Thursday, November 15, 2012

Random Act of Auntiness

I was excited for a low key night managing our little hotel.  My parents were the "official" managers.  I was just a little substitute.  The evening was quiet and I was enjoying watching a bit of television.

Then came the frantic call from the babysitter.  "Your nephew Adam has stepped on a fish hook and it's pronged, we can't get it out, and it's bleeding, and all the kids are crying, and what do I do?  I told her to call the family doctor, that I would find someone to substitute for me, and then I would come get him and take him to the clinic.

It was around 7 pm on a Saturday night.  My parent's brother and his wife (Adam's parents) were in a special meeting at the church.  This was long before cell phones became commonplace.  I had no way to reach his parents, or my parents.

I called a friend who is exceptionally quick at learning new things.  She also had lots of secretarial experience.  She came immediately.  I gave her a 10 minute tutorial on managing a motel.  Then with a prayer in my heart for her, the hotel, but especially Adam I drove off in a fury to get to Adam.

When I got to the house everyone was remarkably calm.  Adam was joking with the babysitter.  This while he literally has a four pronged fish hook sticking out of his toe.  You couldn't push the nasty thing through, and you couldn't pull it out.

I don't even remember the drive to the clinic where Adam's family doctor met us.  I just kept saying to myself, "If you are scared, then Adam will be scared."   Somehow I managed not to share the information that I was one big shaking mess.

Adam was a champion.  I can't even remember how the doctor got the nasty thing out of Adam's toe.  I do remember that Adam was quite calm about the whole thing.  I don't think he was even 10 years old yet.  He and doctor were joking back and forth.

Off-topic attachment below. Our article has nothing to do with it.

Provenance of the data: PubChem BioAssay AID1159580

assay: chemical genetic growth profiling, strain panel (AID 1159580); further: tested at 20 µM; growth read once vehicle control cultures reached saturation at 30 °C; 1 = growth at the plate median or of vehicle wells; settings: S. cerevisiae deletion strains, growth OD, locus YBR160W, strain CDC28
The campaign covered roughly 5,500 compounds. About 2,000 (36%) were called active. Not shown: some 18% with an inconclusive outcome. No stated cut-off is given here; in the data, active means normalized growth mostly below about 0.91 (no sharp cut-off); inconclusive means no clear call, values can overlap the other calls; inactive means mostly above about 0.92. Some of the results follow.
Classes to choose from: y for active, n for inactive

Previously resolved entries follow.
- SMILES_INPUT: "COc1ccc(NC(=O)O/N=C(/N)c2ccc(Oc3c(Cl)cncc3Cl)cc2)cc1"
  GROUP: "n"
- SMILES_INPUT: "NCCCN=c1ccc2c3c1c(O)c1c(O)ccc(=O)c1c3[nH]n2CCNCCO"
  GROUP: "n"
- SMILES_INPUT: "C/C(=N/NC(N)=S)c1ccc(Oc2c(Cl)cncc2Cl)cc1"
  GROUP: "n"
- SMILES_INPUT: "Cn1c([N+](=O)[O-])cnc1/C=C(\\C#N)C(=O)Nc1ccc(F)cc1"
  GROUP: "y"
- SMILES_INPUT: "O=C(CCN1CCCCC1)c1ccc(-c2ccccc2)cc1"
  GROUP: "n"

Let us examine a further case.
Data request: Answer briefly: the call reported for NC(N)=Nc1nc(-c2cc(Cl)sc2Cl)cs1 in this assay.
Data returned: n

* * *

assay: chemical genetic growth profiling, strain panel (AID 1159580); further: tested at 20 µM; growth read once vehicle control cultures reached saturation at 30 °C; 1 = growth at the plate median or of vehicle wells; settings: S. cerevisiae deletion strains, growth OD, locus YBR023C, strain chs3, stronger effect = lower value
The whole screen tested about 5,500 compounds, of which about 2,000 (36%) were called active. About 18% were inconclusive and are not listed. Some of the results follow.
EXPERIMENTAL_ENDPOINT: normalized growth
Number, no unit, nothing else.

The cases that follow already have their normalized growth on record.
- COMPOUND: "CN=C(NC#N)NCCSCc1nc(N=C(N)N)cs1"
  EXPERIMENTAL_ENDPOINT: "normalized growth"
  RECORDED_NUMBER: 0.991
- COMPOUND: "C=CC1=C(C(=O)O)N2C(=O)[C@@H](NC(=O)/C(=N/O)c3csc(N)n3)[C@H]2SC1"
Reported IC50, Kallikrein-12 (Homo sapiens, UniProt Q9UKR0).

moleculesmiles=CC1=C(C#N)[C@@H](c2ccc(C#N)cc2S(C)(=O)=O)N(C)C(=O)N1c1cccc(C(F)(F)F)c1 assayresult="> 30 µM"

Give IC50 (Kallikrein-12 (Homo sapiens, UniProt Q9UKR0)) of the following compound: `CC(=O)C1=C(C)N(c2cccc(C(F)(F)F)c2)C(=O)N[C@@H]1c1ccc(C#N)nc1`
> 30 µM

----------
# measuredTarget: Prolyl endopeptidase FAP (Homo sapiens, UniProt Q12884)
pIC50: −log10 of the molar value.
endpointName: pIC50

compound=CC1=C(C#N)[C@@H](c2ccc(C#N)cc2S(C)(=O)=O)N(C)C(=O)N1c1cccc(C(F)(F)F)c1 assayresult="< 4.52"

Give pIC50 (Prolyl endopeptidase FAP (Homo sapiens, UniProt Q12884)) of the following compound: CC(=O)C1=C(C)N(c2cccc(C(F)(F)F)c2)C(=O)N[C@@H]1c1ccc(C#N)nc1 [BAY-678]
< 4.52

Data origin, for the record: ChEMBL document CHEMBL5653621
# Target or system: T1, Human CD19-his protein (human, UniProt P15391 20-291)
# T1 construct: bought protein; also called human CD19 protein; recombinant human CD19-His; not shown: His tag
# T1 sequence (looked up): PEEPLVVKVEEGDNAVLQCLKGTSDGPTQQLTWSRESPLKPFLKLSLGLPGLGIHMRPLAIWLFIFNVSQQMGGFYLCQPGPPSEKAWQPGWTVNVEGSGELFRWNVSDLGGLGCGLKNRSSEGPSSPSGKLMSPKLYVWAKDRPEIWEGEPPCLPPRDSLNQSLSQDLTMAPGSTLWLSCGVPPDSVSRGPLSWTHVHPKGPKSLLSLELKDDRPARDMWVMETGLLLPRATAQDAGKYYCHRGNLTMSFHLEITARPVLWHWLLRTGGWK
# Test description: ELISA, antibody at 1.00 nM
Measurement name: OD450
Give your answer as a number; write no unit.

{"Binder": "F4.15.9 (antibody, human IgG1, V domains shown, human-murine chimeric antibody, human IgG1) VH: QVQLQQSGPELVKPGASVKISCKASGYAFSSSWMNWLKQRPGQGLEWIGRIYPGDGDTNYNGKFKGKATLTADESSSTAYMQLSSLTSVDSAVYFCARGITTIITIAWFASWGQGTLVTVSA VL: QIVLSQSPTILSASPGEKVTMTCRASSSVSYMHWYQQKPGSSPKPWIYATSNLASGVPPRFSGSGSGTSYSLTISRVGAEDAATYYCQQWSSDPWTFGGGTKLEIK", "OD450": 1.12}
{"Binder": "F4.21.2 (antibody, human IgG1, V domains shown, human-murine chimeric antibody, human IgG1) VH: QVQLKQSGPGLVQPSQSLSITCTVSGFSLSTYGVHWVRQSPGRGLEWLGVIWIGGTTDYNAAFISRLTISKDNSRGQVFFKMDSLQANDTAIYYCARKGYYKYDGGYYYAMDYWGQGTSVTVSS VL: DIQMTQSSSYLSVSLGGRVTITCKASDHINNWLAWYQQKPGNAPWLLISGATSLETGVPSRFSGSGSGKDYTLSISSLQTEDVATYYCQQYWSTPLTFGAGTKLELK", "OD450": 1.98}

Adam was quite proud of the grisly trophy.  Then came the news that Adam had to have a tetanus shot.  This young lad that had not shed one tear during the drive over, or the mini-surgery to remove the hook finally reached his saturation point.

I held him with big tears in my eyes while he cried as the shot proceeded. 

Afterwards I took him home.  I was in awe of how quickly this boy bounced back from the trauma.  When I left he was regaling his older brothers with his experience.

I went home, and proceeded to shake for two hours.  Adam....he was a brave lad then, and he's a star now!  LOVE YOU ADAM!  (I have TWO nephews named Adam.  One of them is on my husband's side of the family.  This nephew that I'm referring to is on my side of the family.  The good news is that I ADORE both Adam's!

One can never have too many wonderful men named Adam in their family!

1 comment:

  1. I dare say I remember that day fairly well. I remember a Hook, I believe it was a bait hook for Sharks, maybe 13 inches from point to eyelet. We arrived at the clinic and the doctor told me he wanted to try out his new ice sculpting chain saw. I was okay with that. I remember a little blood, a little cartilage, no biggie. Then they brought our the needle, I hate needles, I have always and will always hate needles. I would rather take a charging rhino to the gut, than deal with a needle in the...well...anywhere. I think they used a Six million gauge needle on me too. It was the only really traumatic part of the whole thing.
    I think what I will always remember most is the scared I was, trembling on the inside but putting on a good face for my brothers, and then my Aunt came. She was the picture of confidence and love. I knew that with her there I was fine. I will forever be grateful for the strength and true charity she showed to a scared little boy.